The kind of truth pessimists tell us will always be a subversive truth.
"Toward the end of my graduate course in literary translation I introduce the students to Samuel Beckett, in particular Arsene’s speech in the novel Watt. Watt has just arrived at Mr. Knott’s house and since when one servant arrives another must depart, Arsene is leaving. Before he does so, he gives Watt the benefit of a lifetime’s disillusionment in a twenty-page monologue. This is the passage I offer my students:
Personally of course I regret everything. Not a word, not a deed, not a thought, not a need, not a grief, not a joy, not a girl, not a boy, not a doubt, not a trust, not a scorn, not a lust, not a hope, not a fear, not a smile, not a tear, not a name, not a face, no time, no place, that I do not regret, exceedingly. An ordure from beginning to end. And yet, when I sat for Fellowship, but for the boil on my bottom… The rest, an ordure. The Tuesday scowls, the Wednesday growls, the Thursday curses, the Friday howls, the Saturday snores, the Sunday yawns, the Monday morns, the Monday morns. The whacks, the moans, the cracks, the groans, the welts, the squeaks, the belts, the shrieks, the pricks, the prayers, the kicks, the tears, the skelps, and the yelps. And the poor old lousy old earth, my earth and my father’s and my mother’s and my father’s father’s and my mother’s mother’s and my father’s mother’s and my mother’s father’s, and................................................................................."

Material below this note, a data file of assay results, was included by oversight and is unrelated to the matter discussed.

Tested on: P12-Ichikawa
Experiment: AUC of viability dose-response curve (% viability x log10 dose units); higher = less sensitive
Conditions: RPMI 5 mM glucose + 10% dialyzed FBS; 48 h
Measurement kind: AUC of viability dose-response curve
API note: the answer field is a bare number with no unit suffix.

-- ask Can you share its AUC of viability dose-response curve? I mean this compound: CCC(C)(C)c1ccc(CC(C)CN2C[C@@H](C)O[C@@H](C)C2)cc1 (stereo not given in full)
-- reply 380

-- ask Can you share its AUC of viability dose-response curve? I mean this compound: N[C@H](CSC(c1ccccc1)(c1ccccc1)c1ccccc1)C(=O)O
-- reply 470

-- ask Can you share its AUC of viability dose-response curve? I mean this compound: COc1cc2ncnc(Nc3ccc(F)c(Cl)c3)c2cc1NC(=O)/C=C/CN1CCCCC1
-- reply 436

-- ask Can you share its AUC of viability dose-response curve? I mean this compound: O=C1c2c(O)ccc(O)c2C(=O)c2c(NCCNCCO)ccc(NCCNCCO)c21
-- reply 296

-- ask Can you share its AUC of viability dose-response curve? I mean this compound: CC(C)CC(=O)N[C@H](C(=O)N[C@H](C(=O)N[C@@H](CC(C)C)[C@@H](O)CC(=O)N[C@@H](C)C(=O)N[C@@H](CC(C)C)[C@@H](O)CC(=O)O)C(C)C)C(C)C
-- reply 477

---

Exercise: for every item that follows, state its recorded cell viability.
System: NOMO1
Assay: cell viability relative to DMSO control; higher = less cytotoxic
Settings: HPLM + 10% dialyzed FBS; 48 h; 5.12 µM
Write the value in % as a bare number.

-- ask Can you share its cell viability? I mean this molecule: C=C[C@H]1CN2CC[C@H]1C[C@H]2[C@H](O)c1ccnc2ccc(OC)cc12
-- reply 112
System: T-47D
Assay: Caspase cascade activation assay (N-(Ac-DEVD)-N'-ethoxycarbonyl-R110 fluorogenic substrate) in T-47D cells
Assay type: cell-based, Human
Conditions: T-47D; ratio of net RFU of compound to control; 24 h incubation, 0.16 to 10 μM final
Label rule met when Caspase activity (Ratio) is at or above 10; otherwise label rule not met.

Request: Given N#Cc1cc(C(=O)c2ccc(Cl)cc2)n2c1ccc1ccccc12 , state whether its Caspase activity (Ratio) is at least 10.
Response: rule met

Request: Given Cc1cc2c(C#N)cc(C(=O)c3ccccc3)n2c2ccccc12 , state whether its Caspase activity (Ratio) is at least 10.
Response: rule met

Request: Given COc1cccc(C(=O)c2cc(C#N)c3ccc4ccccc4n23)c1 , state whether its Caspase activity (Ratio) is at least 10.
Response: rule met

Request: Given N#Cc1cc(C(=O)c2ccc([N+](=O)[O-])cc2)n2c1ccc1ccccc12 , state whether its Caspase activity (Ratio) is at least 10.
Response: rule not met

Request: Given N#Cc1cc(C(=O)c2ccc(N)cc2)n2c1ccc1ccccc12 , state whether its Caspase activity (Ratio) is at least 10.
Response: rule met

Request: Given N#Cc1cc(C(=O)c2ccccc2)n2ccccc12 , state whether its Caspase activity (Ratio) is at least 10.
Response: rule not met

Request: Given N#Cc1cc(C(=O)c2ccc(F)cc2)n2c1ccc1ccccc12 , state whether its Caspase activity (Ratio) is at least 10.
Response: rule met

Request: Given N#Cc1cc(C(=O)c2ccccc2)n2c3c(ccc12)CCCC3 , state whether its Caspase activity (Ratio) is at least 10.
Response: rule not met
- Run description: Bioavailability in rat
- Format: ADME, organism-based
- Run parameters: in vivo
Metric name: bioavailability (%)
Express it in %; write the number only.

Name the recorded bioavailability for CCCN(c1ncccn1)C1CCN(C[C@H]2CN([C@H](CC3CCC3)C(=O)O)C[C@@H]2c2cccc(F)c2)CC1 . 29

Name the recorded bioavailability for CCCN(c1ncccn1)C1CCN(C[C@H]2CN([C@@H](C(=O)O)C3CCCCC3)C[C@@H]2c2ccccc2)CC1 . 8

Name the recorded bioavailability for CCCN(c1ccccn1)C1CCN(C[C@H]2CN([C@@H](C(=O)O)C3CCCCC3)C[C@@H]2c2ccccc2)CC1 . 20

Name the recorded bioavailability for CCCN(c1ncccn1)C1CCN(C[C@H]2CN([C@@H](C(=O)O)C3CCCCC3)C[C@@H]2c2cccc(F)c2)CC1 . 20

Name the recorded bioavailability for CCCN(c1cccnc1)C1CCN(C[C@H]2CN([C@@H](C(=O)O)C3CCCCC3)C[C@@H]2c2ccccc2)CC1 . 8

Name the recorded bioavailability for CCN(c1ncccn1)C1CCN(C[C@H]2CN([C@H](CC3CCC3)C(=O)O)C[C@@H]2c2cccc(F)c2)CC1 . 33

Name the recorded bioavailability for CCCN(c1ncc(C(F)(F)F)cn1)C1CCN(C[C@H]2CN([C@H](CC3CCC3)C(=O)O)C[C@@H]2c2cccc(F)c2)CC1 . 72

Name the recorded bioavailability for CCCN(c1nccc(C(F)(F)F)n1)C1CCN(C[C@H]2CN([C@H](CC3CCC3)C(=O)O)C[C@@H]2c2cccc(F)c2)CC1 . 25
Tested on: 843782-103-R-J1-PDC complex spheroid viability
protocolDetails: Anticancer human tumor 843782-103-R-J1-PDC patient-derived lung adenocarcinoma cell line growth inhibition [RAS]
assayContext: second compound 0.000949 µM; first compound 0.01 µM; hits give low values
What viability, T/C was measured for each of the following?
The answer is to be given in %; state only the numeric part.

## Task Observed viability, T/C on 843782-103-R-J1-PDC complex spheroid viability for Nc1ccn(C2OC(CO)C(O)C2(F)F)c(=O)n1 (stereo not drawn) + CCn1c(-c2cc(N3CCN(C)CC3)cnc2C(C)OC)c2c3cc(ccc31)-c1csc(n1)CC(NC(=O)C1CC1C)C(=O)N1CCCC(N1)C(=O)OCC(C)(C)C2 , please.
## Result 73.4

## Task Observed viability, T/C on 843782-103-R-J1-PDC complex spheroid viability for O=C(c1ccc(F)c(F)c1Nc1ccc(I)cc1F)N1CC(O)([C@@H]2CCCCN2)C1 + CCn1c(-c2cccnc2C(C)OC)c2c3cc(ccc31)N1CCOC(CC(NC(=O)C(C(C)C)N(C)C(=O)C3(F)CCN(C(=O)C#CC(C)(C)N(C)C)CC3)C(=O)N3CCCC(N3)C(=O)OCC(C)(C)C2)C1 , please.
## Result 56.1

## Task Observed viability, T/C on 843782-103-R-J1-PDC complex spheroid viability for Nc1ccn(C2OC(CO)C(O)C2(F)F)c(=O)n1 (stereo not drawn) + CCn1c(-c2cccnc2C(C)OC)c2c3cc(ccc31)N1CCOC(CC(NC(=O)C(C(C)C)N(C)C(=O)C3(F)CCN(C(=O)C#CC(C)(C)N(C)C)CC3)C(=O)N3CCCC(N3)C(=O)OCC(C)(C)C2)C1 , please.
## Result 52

Post a Comment